|NATO Secretary General Anders Fogh Rasmussen speaks at a press conference during the NATO Summit in Chicago, May 20, 2012. (Xinhua/Fang Zhe)
CHICAGO, May 20 (Xinhua) -- NATO chief Anders Fogh Rasmussen on Sunday announced progress in the alliance's missile defense system as well as agreements in over 20 multinaitional defense programs in order to pool resources together in the age of austerity.
The missile shield has reached "interim capability," the first step toward the long-term goal of providing "full coverage and protection for all NATO European populations, territory and forces," Rasmussen said after heads of state and government met here for the first day of the security bloc's summit.
He said the system will link missile defense assets such as radars, interceptors and Aegis ships from different member states under unified NATO command and control.
"It will allow us to defend against threats from outside the Euro-Atlantic area," said Rasmussen.
According to the White House, the milestone means components of the European missile shield, funded and built mostly by the United States, will be transferred to NATO command.
With initial NATO command and control procedures in place, President Barack Obama has directed the Secretary of Defense Leon Panetta to transfer operational control of the U.S. AN/TPY-2 radar in Turkey to NATO, said the White House.
The White House also said, the radar's information, combined with the NATO command and control system, gives NATO missile defense commanders a "comprehensive and real-time operational picture, enabling them to employ the available missile defense assets effectively."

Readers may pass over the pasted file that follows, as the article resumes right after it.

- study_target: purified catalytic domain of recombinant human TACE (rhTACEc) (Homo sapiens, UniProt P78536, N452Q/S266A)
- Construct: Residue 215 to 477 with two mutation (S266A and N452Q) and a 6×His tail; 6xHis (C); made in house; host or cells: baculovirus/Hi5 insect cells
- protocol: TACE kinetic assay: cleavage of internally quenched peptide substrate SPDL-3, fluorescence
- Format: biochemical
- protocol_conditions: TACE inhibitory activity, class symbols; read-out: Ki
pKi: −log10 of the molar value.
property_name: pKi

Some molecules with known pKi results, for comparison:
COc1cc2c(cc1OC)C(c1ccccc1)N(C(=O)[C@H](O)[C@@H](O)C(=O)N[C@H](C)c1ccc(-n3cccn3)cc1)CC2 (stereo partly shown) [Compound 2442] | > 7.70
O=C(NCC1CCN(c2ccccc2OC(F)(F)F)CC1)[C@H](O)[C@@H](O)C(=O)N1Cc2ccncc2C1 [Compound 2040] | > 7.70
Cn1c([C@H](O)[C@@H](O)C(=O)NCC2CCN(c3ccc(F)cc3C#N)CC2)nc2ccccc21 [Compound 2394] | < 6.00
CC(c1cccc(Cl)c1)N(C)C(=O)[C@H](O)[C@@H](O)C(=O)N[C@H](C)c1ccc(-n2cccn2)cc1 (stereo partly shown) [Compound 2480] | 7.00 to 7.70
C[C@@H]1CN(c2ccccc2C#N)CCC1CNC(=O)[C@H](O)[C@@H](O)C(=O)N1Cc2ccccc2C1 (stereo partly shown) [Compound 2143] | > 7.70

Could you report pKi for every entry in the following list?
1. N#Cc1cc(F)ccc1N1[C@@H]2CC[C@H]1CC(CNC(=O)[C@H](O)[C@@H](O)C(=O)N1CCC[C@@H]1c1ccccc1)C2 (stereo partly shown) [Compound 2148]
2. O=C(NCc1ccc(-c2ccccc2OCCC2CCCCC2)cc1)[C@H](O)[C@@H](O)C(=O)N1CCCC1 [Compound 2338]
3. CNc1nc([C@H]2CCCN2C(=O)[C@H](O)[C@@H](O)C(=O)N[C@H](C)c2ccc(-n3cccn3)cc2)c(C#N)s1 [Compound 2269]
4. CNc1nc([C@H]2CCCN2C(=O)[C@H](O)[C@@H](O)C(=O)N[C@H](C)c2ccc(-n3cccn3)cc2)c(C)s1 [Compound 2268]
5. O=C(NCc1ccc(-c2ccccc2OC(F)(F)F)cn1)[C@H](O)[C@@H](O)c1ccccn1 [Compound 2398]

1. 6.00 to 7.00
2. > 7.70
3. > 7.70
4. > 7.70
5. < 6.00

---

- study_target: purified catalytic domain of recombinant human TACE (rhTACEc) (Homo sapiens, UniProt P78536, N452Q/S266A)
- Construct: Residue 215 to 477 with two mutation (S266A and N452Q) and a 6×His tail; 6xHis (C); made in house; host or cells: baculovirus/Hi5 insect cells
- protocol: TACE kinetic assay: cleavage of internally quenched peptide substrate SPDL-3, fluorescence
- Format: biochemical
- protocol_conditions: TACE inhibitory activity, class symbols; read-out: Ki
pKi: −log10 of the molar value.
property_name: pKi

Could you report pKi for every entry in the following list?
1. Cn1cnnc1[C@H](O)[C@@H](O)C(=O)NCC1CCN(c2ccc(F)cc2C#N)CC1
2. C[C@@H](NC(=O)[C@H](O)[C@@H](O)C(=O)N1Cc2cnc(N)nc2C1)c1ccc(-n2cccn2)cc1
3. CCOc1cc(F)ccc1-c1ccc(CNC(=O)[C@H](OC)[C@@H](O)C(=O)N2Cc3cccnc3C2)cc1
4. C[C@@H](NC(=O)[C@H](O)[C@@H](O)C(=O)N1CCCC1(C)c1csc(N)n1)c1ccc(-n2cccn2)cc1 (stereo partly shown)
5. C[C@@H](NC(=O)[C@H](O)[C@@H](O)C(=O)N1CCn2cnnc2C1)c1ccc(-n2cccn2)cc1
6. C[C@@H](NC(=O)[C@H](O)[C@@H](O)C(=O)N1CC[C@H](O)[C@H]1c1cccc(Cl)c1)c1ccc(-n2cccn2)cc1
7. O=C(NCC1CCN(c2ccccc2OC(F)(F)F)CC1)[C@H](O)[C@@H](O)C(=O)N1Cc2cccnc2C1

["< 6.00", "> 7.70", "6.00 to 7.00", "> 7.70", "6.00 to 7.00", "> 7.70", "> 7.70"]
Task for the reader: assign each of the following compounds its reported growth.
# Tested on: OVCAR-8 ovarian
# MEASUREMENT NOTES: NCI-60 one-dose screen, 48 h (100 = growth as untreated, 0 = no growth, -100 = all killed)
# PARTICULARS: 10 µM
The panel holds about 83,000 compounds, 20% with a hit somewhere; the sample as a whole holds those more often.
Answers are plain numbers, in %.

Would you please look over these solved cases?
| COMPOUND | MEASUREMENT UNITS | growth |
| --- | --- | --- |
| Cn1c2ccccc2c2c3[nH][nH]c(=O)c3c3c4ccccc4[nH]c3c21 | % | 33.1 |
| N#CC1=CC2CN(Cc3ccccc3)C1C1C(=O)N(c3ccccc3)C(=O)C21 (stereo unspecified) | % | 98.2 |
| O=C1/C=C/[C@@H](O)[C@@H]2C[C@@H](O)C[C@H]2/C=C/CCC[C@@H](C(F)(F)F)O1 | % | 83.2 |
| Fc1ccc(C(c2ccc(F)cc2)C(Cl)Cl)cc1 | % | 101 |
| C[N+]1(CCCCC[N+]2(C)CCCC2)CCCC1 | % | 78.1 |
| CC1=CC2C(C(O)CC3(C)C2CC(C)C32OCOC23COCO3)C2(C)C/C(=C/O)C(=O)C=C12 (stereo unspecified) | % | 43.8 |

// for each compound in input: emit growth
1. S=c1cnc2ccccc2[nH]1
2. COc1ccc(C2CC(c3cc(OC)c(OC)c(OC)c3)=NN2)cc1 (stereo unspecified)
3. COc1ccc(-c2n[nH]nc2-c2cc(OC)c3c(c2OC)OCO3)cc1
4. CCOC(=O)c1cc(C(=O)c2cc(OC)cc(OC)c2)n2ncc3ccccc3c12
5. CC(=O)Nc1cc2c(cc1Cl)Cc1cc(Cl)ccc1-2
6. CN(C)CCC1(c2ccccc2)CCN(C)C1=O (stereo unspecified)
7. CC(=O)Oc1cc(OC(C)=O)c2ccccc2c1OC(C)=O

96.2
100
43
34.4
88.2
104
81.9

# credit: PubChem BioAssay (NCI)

In addition, U.S. missile defense-capable warships in Europe are also able to operate under NATO operational control when necessary, said the White House, noting interim capability is scheduled to be followed by the milestones of initial operational capability in 2015 and full operational capability in 2018.
Rasmussen said the 28-member alliance has made headway on its smart defense philosophy, which means pooling resources together to acquire costly capabilities in the age of austerity.
The leaders "approved a robust package of more than 20 multinational projects, to provide the capabilities we need, at a price we can afford," said the NATO chief.
Rasmussen said the programs include the Allied Ground Surveillance program, in which NATO countries will purchase five Block 40 Global Hawk unmanned aircraft equipped with an advanced ground surveillance radar sensor as well as the associated command and control base stations, to be operated by NATO.
The package also include extension of Baltic Air Policing, in which allied countries' fighter jets patrol the skies of Baltic nations, allowing them to forego the acquisition of expensive planes, and focus their security resources on other high-priority NATO capabilities and operations.
"Smart Defense is a vital principle. And we have agreed to make it the new way NATO does business. And we are putting it into practice," said Rasmussen.
The first day of NATO summit focused on the alliance's capability as the gap in military spending widens between the United States and Europe, and on Monday, NATO will discuss its effort on long-term relationship with Afghanistan.
Rasmussen said more than 60 leaders attending the summit will "focus on the future of Afghanistan," and that meeting "will send a strong signal of commitment to the Afghan people." But he also acknowledged it would not be a "pledging session," as few countries are expected to attach a dollar figure to the support.